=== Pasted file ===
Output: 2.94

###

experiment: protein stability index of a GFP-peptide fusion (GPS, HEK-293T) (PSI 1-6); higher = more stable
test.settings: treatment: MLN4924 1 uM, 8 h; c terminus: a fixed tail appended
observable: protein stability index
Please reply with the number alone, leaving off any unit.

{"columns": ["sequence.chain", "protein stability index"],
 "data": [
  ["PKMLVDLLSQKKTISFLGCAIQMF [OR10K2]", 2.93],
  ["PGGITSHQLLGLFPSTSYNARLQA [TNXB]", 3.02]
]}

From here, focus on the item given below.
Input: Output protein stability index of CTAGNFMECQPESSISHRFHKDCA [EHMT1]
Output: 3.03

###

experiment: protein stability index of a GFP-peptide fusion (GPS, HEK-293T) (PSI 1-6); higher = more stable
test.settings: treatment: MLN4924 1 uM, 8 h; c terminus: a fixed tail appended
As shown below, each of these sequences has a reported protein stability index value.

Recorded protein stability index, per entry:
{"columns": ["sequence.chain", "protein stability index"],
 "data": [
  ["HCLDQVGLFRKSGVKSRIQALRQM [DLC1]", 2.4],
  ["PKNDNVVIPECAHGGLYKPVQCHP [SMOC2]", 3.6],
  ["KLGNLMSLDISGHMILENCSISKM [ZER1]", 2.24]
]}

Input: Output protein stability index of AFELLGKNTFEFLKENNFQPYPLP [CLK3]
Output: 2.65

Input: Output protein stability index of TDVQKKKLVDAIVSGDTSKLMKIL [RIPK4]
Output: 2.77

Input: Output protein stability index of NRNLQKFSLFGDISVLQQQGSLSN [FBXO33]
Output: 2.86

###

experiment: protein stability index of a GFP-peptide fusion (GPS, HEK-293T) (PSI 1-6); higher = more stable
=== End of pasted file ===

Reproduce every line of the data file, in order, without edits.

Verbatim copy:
Output: 2.94

###

experiment: protein stability index of a GFP-peptide fusion (GPS, HEK-293T) (PSI 1-6); higher = more stable
test.settings: treatment: MLN4924 1 uM, 8 h; c terminus: a fixed tail appended
observable: protein stability index
Please reply with the number alone, leaving off any unit.

{"columns": ["sequence.chain", "protein stability index"],
 "data": [
  ["PKMLVDLLSQKKTISFLGCAIQMF [OR10K2]", 2.93],
  ["PGGITSHQLLGLFPSTSYNARLQA [TNXB]", 3.02]
]}

From here, focus on the item given below.
Input: Output protein stability index of CTAGNFMECQPESSISHRFHKDCA [EHMT1]
Output: 3.03

###

experiment: protein stability index of a GFP-peptide fusion (GPS, HEK-293T) (PSI 1-6); higher = more stable
test.settings: treatment: MLN4924 1 uM, 8 h; c terminus: a fixed tail appended
As shown below, each of these sequences has a reported protein stability index value.

Recorded protein stability index, per entry:
{"columns": ["sequence.chain", "protein stability index"],
 "data": [
  ["HCLDQVGLFRKSGVKSRIQALRQM [DLC1]", 2.4],
  ["PKNDNVVIPECAHGGLYKPVQCHP [SMOC2]", 3.6],
  ["KLGNLMSLDISGHMILENCSISKM [ZER1]", 2.24]
]}

Input: Output protein stability index of AFELLGKNTFEFLKENNFQPYPLP [CLK3]
Output: 2.65

Input: Output protein stability index of TDVQKKKLVDAIVSGDTSKLMKIL [RIPK4]
Output: 2.77

Input: Output protein stability index of NRNLQKFSLFGDISVLQQQGSLSN [FBXO33]
Output: 2.86

###

experiment: protein stability index of a GFP-peptide fusion (GPS, HEK-293T) (PSI 1-6); higher = more stable